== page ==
Punitive damages have come to Russia

Moscow Arbitration Court has ordered unprecedented, to Russian standards, compensation for the violation of copyright. Producer of TV series ‘Ulitsy razbitikh fonarey’ (‘Streets with broken lamps’) yesterday has been granted 1.72 billion roubles (USD$54 million) in damages to be paid by the producers of TV series ‘Opera’ (‘Field officers’) and ‘Opera – 2’ (‘Field officers - 2’), Kommersant reports.

Russian law does not, generally speaking, recognise punitive damages. Compensation must be based on actual and verifiable losses. Move towards more rigorous legislation was made in January 1, 2008 with the introduction of Part Four of the Civil Code. Now courts can grant damages two times of the actual loss.

In practice, Russian courts are reluctant to award large amounts. Historically, judges have been de facto pro-debtor biased. Yesterday’s decision shows a growing trend to the contrary and that the IP law enforcement is tightening.

‘Streets with broken lamps’, consisting of 42 series, is the first commercially successful serial created in Russia. Production started in 1992, and in 1997 it appeared on TV screens. The film was bought by the Channel One, the state backed broadcaster with the widest reception area and largest audience.

The serial has become a record, both on TV and in VHS sales, which can probably be explained by an unusual, down to earth, angle it looks at the work of policemen. The police are shown as a bureaucratic, poorly financed organisation where many, though not all, cops are still ready to do their job well.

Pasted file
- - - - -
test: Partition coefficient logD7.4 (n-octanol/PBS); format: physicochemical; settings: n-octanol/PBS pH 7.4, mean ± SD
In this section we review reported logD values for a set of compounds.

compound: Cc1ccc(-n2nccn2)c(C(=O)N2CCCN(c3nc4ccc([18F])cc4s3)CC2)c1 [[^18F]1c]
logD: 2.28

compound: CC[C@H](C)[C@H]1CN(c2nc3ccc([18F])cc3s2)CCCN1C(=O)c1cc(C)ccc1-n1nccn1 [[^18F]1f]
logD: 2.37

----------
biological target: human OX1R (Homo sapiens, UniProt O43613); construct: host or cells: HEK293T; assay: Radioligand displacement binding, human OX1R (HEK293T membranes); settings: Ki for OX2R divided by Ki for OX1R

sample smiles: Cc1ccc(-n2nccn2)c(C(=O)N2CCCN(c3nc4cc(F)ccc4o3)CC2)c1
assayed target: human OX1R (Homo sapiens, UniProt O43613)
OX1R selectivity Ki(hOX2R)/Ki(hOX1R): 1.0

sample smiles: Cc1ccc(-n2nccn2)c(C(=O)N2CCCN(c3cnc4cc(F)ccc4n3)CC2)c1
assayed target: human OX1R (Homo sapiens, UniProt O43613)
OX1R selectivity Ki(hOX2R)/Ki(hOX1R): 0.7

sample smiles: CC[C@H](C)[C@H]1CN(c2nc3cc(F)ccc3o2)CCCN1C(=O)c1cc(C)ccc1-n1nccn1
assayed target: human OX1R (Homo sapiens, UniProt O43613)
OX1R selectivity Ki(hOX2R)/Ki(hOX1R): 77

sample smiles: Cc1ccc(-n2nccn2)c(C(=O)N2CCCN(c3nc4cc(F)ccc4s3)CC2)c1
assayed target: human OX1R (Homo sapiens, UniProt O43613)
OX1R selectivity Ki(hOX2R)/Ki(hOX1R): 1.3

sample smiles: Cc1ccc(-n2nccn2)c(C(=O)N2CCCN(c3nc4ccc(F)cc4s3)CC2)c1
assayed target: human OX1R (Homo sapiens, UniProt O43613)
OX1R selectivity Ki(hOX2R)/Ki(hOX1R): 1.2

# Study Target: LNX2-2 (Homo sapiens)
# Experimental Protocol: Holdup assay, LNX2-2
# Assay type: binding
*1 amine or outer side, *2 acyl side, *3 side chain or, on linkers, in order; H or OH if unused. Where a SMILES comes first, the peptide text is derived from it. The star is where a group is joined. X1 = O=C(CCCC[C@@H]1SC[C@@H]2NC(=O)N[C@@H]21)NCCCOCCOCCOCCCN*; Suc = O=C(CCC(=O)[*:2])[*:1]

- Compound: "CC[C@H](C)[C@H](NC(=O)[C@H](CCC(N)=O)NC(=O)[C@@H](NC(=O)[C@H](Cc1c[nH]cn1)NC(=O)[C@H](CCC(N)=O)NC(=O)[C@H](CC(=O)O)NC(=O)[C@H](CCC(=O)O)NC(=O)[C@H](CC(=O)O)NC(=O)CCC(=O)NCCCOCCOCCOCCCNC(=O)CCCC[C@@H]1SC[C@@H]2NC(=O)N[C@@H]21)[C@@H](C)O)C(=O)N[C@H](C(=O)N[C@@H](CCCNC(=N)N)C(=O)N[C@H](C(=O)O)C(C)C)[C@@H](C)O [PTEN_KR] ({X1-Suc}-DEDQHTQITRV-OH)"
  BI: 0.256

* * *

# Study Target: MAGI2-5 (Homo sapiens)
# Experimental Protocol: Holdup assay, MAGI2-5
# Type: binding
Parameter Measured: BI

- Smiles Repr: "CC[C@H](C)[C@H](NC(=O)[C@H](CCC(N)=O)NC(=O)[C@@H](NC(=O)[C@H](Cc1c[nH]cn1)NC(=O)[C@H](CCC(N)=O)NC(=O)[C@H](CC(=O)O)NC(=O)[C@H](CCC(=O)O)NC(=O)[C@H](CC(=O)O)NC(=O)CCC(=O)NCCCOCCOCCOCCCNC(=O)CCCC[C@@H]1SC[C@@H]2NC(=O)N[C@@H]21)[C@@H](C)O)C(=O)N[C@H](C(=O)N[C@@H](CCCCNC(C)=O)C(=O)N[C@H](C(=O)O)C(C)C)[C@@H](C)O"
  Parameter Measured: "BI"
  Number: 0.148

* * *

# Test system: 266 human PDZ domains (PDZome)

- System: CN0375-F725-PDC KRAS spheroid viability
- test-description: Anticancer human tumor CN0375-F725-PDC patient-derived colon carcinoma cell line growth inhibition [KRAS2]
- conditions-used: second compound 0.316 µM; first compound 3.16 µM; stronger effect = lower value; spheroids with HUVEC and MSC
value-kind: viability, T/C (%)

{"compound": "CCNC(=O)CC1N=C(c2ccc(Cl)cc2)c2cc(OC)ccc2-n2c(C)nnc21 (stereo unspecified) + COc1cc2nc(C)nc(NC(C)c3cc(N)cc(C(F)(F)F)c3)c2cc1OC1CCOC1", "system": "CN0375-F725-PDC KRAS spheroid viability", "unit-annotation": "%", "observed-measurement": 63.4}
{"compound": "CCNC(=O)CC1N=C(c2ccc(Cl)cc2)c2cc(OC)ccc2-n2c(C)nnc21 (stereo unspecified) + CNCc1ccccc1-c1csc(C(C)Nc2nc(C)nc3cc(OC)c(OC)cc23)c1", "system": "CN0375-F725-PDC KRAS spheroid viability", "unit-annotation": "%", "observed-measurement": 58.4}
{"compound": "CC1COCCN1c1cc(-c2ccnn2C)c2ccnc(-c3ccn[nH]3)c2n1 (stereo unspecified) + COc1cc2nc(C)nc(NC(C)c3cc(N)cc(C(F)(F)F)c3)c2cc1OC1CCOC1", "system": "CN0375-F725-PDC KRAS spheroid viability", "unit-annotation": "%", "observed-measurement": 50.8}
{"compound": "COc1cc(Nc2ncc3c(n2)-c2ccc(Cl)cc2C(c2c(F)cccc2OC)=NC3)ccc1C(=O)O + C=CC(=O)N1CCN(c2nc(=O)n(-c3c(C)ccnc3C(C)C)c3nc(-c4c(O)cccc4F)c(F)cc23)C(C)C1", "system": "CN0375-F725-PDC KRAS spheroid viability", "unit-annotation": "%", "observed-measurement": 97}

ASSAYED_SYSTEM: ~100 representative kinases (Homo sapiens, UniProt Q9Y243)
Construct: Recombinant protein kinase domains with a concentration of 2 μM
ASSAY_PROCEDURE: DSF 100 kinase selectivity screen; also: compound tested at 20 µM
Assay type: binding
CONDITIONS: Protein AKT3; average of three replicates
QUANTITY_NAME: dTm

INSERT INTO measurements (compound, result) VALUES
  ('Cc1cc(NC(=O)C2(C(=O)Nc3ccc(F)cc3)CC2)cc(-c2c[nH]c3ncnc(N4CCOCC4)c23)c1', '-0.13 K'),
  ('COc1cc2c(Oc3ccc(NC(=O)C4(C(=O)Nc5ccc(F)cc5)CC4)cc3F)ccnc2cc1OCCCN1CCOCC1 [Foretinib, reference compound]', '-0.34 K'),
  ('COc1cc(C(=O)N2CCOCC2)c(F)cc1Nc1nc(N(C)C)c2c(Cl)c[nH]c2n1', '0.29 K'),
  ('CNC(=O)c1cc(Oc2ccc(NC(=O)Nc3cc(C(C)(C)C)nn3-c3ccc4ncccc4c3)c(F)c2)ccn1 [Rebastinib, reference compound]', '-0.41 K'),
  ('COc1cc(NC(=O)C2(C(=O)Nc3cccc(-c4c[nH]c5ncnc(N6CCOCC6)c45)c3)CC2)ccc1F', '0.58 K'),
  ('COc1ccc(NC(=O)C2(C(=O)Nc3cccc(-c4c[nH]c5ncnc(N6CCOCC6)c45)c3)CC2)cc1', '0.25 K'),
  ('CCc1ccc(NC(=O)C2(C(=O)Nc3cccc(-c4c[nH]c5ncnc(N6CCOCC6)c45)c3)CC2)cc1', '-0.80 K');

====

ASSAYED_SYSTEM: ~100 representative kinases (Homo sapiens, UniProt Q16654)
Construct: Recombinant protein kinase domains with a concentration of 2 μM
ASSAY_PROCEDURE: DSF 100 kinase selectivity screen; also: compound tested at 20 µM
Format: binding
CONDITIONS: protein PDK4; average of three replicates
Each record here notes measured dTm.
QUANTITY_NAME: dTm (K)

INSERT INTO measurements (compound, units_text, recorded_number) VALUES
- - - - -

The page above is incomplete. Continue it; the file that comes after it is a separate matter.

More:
Sometime afterwards, production company ‘Phoenix-film’ created similar serial ‘Field Officers’ and ‘Field Officers – 2’ (total 72 series) with the similar story, actors, and based on books of the same author. The film was aired on largest TV channels: RUSSIA, NTV, and REN TV.

In 2004 producers of ‘Streets with broken lamps’ started legal actions against ‘Phoenix-film’ and in 2008 court in St. Petersburg ruled that the second serial was in fact a sequel of the original movie, made without the copyright holder’s permission, and prohibited its usage.

The rest was easy. Moscow court requested the agreements between ‘Phoenix-film’ and TV channels, doubled the contracts value and granted the result as a compensation.

 

 

September 24, 2009

 

 

Share/Save

Comments

Very good precedent!